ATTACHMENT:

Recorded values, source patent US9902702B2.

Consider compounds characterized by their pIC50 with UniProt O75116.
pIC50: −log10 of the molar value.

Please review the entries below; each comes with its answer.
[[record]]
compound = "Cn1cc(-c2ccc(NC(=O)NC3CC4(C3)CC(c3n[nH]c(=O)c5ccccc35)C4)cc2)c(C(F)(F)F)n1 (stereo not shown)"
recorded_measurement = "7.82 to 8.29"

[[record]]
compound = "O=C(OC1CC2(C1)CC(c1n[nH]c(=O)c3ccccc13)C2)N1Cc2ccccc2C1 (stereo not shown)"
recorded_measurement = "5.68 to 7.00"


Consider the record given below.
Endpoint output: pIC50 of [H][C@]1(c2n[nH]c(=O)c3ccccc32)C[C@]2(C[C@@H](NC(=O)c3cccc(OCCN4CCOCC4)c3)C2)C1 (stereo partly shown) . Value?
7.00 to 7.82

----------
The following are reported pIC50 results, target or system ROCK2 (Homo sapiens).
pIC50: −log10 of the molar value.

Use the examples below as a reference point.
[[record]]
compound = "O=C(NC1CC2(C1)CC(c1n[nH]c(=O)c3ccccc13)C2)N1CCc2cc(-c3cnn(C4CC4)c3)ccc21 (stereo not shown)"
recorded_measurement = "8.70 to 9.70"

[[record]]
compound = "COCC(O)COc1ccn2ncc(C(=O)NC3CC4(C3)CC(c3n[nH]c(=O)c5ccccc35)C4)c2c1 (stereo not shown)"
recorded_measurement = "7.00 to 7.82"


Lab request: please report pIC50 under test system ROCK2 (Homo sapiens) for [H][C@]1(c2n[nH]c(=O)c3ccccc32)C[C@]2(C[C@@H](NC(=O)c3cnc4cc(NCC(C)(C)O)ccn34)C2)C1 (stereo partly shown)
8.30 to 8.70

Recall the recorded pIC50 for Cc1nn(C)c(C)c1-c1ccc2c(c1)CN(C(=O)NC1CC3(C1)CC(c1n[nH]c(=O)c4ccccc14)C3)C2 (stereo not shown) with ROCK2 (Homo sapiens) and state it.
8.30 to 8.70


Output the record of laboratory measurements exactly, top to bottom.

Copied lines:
Recorded values, source patent US9902702B2.

Consider compounds characterized by their pIC50 with UniProt O75116.
pIC50: −log10 of the molar value.

Please review the entries below; each comes with its answer.
[[record]]
compound = "Cn1cc(-c2ccc(NC(=O)NC3CC4(C3)CC(c3n[nH]c(=O)c5ccccc35)C4)cc2)c(C(F)(F)F)n1 (stereo not shown)"
recorded_measurement = "7.82 to 8.29"

[[record]]
compound = "O=C(OC1CC2(C1)CC(c1n[nH]c(=O)c3ccccc13)C2)N1Cc2ccccc2C1 (stereo not shown)"
recorded_measurement = "5.68 to 7.00"


Consider the record given below.
Endpoint output: pIC50 of [H][C@]1(c2n[nH]c(=O)c3ccccc32)C[C@]2(C[C@@H](NC(=O)c3cccc(OCCN4CCOCC4)c3)C2)C1 (stereo partly shown) . Value?
7.00 to 7.82

----------
The following are reported pIC50 results, target or system ROCK2 (Homo sapiens).
pIC50: −log10 of the molar value.

Use the examples below as a reference point.
[[record]]
compound = "O=C(NC1CC2(C1)CC(c1n[nH]c(=O)c3ccccc13)C2)N1CCc2cc(-c3cnn(C4CC4)c3)ccc21 (stereo not shown)"
recorded_measurement = "8.70 to 9.70"

[[record]]
compound = "COCC(O)COc1ccn2ncc(C(=O)NC3CC4(C3)CC(c3n[nH]c(=O)c5ccccc35)C4)c2c1 (stereo not shown)"
recorded_measurement = "7.00 to 7.82"


Lab request: please report pIC50 under test system ROCK2 (Homo sapiens) for [H][C@]1(c2n[nH]c(=O)c3ccccc32)C[C@]2(C[C@@H](NC(=O)c3cnc4cc(NCC(C)(C)O)ccn34)C2)C1 (stereo partly shown)
8.30 to 8.70

Recall the recorded pIC50 for Cc1nn(C)c(C)c1-c1ccc2c(c1)CN(C(=O)NC1CC3(C1)CC(c1n[nH]c(=O)c4ccccc14)C3)C2 (stereo not shown) with ROCK2 (Homo sapiens) and state it.
8.30 to 8.70